ISLAMABAD, Pakistan — Pakistan's army chief said Monday that his country wants a "peaceful, stable and friendly" Afghanistan as its western neighbor and that achieving this goal would guarantee his country the "strategic depth" it once sought by supporting the Islamist Taliban regime in Kabul.
Gen. Ashfaq Kayani, in a rare meeting with foreign journalists at army headquarters in the garrison city of Rawalpindi, said Pakistan was eager to help Afghanistan's elected government become capable of defending the country and that his army would like to help the U.S. train recruits for the new Afghan National Army.
Pakistan and Afghanistan have a history of tense relations and mutual grievances, and their leaders have often accused each other of fomenting Islamic insurgency. But now both countries are facing sustained extremist violence, and Kayani said Pakistan had suffered even more attacks than Afghanistan.
In an informal presentation that drew on material from an address he delivered to NATO officials in Brussels last week, Kayani listed Pakistan's multiple contributions to the war in Afghanistan, including logistical support for U.S. supply lines and military operations along the Afghan border.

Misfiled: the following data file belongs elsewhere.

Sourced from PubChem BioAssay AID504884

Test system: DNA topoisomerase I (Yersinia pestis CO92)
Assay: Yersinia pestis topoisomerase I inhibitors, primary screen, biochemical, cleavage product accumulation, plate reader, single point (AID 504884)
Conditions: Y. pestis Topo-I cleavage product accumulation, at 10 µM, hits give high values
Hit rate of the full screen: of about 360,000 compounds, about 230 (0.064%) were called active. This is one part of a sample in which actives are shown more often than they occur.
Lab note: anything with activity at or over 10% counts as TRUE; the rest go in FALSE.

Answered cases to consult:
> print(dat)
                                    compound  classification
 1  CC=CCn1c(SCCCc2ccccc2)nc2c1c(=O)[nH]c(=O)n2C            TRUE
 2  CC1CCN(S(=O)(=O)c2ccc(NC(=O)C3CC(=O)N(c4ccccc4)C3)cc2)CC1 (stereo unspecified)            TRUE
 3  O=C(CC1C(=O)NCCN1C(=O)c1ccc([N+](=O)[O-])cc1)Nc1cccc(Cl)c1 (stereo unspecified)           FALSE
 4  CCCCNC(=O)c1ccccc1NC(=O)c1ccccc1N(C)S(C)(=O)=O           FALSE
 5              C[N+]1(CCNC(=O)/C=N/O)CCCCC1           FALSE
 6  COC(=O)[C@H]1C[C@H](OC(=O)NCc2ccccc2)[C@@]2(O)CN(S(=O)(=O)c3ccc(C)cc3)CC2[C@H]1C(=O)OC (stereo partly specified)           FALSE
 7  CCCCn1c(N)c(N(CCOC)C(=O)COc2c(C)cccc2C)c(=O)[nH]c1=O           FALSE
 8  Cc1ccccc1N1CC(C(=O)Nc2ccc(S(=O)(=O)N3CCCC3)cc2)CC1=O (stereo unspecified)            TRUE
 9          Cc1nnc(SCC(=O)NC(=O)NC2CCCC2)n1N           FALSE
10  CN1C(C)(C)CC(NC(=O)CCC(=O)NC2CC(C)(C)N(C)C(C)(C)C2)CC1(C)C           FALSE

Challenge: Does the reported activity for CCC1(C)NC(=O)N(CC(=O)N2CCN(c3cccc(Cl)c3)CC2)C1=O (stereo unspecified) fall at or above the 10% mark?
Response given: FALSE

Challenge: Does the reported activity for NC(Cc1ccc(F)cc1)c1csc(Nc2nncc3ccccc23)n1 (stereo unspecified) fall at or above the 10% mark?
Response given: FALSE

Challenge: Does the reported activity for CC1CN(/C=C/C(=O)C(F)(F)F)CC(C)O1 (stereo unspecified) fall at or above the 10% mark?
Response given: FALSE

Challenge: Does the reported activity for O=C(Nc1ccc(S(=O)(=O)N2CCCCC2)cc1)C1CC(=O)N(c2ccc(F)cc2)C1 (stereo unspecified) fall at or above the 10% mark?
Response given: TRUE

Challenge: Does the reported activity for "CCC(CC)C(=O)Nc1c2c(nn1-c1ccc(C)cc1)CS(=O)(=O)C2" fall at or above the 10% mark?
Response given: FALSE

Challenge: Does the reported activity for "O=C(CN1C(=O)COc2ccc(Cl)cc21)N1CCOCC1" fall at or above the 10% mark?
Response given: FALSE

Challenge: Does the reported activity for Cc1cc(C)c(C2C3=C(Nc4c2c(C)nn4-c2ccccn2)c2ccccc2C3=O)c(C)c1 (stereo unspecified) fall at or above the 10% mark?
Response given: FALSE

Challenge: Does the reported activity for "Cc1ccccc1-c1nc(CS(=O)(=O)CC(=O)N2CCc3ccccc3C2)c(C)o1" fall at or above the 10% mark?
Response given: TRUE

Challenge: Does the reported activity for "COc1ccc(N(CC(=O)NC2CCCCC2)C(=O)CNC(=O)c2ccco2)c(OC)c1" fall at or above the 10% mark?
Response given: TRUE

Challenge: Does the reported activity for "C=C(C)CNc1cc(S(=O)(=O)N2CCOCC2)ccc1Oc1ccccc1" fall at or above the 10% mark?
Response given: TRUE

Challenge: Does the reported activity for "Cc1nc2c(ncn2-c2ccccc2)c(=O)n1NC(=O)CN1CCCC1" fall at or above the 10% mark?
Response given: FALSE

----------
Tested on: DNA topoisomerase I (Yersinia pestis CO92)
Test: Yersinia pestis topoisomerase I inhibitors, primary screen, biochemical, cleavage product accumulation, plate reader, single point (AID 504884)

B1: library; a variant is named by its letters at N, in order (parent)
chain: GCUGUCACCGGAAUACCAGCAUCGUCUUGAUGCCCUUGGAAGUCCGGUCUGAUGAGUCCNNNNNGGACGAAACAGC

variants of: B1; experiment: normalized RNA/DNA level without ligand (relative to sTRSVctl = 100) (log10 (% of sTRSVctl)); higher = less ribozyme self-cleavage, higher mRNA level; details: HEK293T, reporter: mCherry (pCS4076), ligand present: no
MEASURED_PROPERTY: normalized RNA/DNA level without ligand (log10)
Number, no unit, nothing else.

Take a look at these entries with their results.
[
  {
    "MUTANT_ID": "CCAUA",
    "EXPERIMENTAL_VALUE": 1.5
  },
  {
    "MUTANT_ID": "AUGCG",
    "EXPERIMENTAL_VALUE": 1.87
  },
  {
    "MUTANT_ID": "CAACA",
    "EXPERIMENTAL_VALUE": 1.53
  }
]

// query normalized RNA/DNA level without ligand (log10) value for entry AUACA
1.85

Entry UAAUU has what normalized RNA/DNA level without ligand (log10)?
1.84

"We can't have Talibanization. We want to remain modern and progressive," he told reporters in a windowless conference room. "We cannot wish for Afghanistan what we don't wish for Pakistan." Pakistan once backed the Taliban regime in Kabul, but abruptly abandoned it at Washington's request after the terrorist attacks of Sept. 11, 2001.
Kayani's wide-ranging remarks seemed aimed at refuting both the American demand that Pakistan "do more" to help fight Islamic terrorism at home, and the criticism that it is reluctant to turn against the Afghan Taliban in case they end up in power after Western forces leave the country.
He briefly touched on proposals for reconciliation between the Afghan government and the Taliban, saying its fighters should be "weaned and reintegrated" into society. But he described most Afghans as "sitting at a crossroad, waiting to see who is winning and losing" before deciding whether to back the insurgents or the state.
The army chief said Pakistan had no desire to control Afghanistan, adding, "no one has ever been able to control Afghanistan in history." He said the army wanted to "get more involved" in Afghanistan, but only as military trainers, and he noted that it could take years to build a professional army and officer corps there.